Coffee House

Last rites for the Co-op Bank? As group announces record losses

17 April 2014

9:15 AM

17 April 2014

9:15 AM

‘Care, respect, clarity and reassurance’ are what the Co-operative funeral service says it offers the bereaved, and the parent Co-op Group may soon find itself in need of just such support to help it come to terms with the resolution of the Co-op Bank. ‘Resolution’ is modern banking jargon for an orderly burial, involving powers vested in the Bank of England to transfer all or part of a troubled bank’s business to a private-sector purchaser, or (if the Treasury is so inclined) into temporary public ownership, or to force an accelerated insolvency procedure that ensures depositors are either paid out by the Financial Services Compensation Scheme or have transferred to healthier banks.

These last rites have not yet been publicly contemplated, but it is hard to see how else the story can end. Knocked off course by its disastrous takeover of the Britannia building society, fatally distracted by its pursuit (with Vince Cable’s pushing) of Project Verde, the purchase of Lloyds branches that never happened, the bank has a huge black hole in its balance sheet and scant hope of returning to profit. Its ‘ethical’ status has been dented by its record of mis-selling payment protection insurance. Following a recapitalisation last year, it is 70 per cent owned by a curious collection of US hedge funds whose only interest is to make a fat turn as swiftly as possible, while the Co-op Group itself, as a 30 per cent shareholder, is left with diminished influence over the bank which so dangerously bears its name.


And that stake will reduce again if the parent (which has other problems of its own, notably in the aftermath of its acquisition of Somerfield supermarkets) cannot come up with its share of an additional £400 million capital call made by the bank last month. The distinctly non-ethical consortium of banks to which the Co-op Group is heavily indebted — Barclays, RBS and Lloyds to the fore — are no doubt ready to swallow Co-op Bank’s 4.7 million retail customers between them as part of a wider settlement.

All this will come into even sharper focus with the confirmation of record group losses this week. Meanwhile in the board game of corporate survival, ‘Lord Myners parachuted in to overhaul your governance’ was probably more of a snake than a ladder in the first place; but ‘Myners’ shock resignation’ is a big, slippery, hissing PR disaster, confirming as it does what departing chief executive Euan Sutherland said last month about the group being ‘ungovernable’.

Myners — the multi-millionaire former Labour minister for the City, known according to a Spectator profile for his ‘iconoclastic views, considerable ego and ferocious temper’ as well as his ‘rich, fruity voice’ and ‘glossy’ metropolitan social profile — was never likely to hit it off with the representatives of provincial Co-operative movements who make up the group’s bloated and unbusinesslike board. Those directors are now locked in a defensive mindset which makes intervention by the Bank of England and the Treasury all the more likely in the end. The walk-on part of Lord Myners is, I fear, no more than a sideshow in the slow procession towards the crematorium of this once great institution.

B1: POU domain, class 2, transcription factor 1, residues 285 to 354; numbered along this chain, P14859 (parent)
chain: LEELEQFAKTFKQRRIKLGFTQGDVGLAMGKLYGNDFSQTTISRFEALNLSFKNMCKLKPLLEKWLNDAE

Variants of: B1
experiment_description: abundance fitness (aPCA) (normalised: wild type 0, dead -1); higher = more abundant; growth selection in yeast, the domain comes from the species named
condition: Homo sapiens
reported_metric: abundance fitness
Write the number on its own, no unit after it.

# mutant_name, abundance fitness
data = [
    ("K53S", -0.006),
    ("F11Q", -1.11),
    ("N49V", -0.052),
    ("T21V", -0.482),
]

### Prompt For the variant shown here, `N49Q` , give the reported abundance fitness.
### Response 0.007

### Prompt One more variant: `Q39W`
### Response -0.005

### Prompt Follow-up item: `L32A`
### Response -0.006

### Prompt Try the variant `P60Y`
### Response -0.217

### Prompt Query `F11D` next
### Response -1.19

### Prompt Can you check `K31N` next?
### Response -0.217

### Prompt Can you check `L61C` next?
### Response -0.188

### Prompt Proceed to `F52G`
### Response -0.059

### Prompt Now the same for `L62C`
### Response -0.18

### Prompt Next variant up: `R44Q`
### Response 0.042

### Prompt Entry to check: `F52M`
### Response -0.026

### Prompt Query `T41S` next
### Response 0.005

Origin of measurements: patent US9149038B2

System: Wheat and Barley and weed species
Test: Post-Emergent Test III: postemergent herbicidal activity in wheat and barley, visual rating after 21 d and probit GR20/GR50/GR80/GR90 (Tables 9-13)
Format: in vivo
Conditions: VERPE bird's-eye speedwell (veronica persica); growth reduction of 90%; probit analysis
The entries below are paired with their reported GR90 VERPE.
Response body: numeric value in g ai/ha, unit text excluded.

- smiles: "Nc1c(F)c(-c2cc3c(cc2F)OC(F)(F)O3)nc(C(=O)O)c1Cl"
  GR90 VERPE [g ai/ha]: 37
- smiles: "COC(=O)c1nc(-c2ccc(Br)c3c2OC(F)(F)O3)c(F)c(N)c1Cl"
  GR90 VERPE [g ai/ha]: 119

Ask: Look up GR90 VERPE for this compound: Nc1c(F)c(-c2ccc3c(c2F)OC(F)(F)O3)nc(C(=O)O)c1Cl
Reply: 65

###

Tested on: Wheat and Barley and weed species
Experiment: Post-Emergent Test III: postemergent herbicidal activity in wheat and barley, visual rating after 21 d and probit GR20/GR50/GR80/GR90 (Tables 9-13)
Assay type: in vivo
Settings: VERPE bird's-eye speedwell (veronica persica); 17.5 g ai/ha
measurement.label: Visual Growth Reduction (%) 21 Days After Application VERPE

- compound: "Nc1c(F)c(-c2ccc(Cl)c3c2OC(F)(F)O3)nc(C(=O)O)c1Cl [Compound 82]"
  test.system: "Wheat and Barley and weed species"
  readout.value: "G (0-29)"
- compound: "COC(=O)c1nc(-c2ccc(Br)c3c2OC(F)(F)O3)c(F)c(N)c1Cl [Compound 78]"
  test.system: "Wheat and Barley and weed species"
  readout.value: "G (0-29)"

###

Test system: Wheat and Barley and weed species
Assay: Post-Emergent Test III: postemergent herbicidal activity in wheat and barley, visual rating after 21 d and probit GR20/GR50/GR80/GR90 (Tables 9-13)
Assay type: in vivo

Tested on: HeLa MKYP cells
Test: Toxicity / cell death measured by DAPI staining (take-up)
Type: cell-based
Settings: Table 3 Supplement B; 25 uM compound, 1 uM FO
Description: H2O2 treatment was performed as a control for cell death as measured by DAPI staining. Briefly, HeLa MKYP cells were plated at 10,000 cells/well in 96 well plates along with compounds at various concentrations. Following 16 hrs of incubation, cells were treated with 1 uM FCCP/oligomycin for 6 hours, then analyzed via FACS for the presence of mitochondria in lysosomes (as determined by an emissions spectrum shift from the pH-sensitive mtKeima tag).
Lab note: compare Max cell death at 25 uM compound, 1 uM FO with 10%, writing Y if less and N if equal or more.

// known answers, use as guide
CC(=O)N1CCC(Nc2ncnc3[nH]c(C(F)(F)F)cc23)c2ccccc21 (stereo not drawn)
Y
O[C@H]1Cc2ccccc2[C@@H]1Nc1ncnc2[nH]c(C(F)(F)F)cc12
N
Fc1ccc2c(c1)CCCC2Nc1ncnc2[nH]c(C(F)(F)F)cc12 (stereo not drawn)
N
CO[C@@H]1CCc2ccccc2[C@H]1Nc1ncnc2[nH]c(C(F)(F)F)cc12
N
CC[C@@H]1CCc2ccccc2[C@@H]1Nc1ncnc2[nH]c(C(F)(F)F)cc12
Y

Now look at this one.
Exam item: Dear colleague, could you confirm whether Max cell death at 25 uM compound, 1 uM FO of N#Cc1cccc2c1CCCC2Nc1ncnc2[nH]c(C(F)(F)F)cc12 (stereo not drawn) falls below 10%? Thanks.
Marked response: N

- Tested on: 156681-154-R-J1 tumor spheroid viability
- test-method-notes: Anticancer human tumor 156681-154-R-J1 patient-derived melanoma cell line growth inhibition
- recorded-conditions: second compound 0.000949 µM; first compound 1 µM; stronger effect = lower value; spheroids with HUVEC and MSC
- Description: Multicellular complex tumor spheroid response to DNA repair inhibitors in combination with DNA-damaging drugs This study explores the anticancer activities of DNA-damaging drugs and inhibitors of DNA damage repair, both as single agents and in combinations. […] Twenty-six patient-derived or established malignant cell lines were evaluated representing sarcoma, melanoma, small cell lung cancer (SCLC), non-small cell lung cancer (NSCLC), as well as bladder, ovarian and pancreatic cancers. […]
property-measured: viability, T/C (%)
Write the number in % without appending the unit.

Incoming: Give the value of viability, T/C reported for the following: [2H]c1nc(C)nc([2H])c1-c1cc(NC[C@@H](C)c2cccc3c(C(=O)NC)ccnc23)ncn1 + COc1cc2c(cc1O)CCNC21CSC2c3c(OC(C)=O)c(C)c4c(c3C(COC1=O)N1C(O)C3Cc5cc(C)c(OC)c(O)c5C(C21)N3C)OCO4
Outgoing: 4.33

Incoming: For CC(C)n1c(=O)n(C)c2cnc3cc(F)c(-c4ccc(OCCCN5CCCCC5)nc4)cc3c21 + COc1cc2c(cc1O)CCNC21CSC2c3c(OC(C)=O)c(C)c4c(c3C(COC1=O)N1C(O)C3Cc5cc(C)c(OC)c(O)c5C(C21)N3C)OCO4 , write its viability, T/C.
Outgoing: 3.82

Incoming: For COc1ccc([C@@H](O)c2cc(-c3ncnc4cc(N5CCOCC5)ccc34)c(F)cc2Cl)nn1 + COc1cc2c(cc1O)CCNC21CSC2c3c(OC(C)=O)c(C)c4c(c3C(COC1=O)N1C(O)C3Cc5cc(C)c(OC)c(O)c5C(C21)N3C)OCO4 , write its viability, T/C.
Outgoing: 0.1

This is an extract from Martin Vander Weyer’s ‘Any Other Business’ column in this week’s Spectator. Click here to subscribe to the Spectator.

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Show comments
  • you_kid

    Come on!
    HBOS, Bank of Scotland, Coutts, RBS, Bradford and Bingley, Northern
    Rock, Cheltenham and Gloucester et al would be classed bankrupt in
    similar circumstances? No kidding.

  • David Booth.

    I was a member of the “Ethical Bank” many years ago, and inadvertently became overdrawn by a princely £1-49 for 4hrs due to a late paycheque. The “Ethical Bank” charged me £25, (a weeks pay at the time) no argument or excuse was acceptable to them. I left the “Ethical Bank” PDQ.
    If anyone boasts how ethical they are count the spoons before they leave.

  • CharlietheChump

    Couldn’t happen to a nicer bunch of moralising, interfering, know all socialists. The fact that this lot was led by The Crystal Methodist says it all.

  • MirthaTidville

    Everything about the Co Op is overpriced. Its Funeral business will quote you roughly a £1000 more than an independent, due to their massive overheads and their food store prices are laughable. Corner shops can undercut them. Their bank is theirs in name only so what`s to save. The sooner it goes the sooner labour will have to find a new overdraft….oh deep joy

  • dado_trunking

    Perhaps it is now time to move all the decision-making lobbies of the bank to the safe haven that is the Square Mile – hence the up and coming socialising of losses would be faciltated by Magna Carta Socialists who have had the chance to demonstrate their expertise in such matters.
    Oh hang on . . . they have done just that.

  • Mark McIntyre

    Oneself will ‘keep the faith’ – and our membership + money with them.
    As for our funeral… ?
    Signed, Rightist Co-operator !

  • Colin56

    This is yet another example of an ill-advised acquisition – Britannia BS – destroying value in the enterprise. Think also Morrisons / Safeway. Coupled with an archaic, amateurish management structure that doesn’t mesh with today’s financial regulatory regime and you have disaster staring you in the face.
    Unfortunately, the Co-Op has over-reached itself; and by so doing may have written its own death warrant. Who will feel comfortable holding deposits in a small bank with such losses swirling round the group? I foresee queues outside branches, just as happened to Northern Rock.